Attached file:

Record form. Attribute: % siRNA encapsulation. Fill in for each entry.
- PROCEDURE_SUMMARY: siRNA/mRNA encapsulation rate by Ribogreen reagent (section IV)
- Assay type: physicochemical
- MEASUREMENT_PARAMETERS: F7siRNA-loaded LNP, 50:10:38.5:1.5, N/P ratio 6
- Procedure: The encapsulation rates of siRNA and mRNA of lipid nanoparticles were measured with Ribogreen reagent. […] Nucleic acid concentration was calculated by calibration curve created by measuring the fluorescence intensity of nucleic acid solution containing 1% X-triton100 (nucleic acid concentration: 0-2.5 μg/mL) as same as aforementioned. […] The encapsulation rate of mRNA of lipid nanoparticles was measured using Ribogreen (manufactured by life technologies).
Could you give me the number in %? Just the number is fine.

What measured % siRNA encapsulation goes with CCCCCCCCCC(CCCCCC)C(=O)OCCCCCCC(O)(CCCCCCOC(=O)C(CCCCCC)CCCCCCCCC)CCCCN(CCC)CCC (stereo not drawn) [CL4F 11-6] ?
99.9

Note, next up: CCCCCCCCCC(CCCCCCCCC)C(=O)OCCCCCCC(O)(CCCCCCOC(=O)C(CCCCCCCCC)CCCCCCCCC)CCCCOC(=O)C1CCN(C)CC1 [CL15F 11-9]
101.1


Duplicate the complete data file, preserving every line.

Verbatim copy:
Record form. Attribute: % siRNA encapsulation. Fill in for each entry.
- PROCEDURE_SUMMARY: siRNA/mRNA encapsulation rate by Ribogreen reagent (section IV)
- Assay type: physicochemical
- MEASUREMENT_PARAMETERS: F7siRNA-loaded LNP, 50:10:38.5:1.5, N/P ratio 6
- Procedure: The encapsulation rates of siRNA and mRNA of lipid nanoparticles were measured with Ribogreen reagent. […] Nucleic acid concentration was calculated by calibration curve created by measuring the fluorescence intensity of nucleic acid solution containing 1% X-triton100 (nucleic acid concentration: 0-2.5 μg/mL) as same as aforementioned. […] The encapsulation rate of mRNA of lipid nanoparticles was measured using Ribogreen (manufactured by life technologies).
Could you give me the number in %? Just the number is fine.

What measured % siRNA encapsulation goes with CCCCCCCCCC(CCCCCC)C(=O)OCCCCCCC(O)(CCCCCCOC(=O)C(CCCCCC)CCCCCCCCC)CCCCN(CCC)CCC (stereo not drawn) [CL4F 11-6] ?
99.9

Note, next up: CCCCCCCCCC(CCCCCCCCC)C(=O)OCCCCCCC(O)(CCCCCCOC(=O)C(CCCCCCCCC)CCCCCCCCC)CCCCOC(=O)C1CCN(C)CC1 [CL15F 11-9]
101.1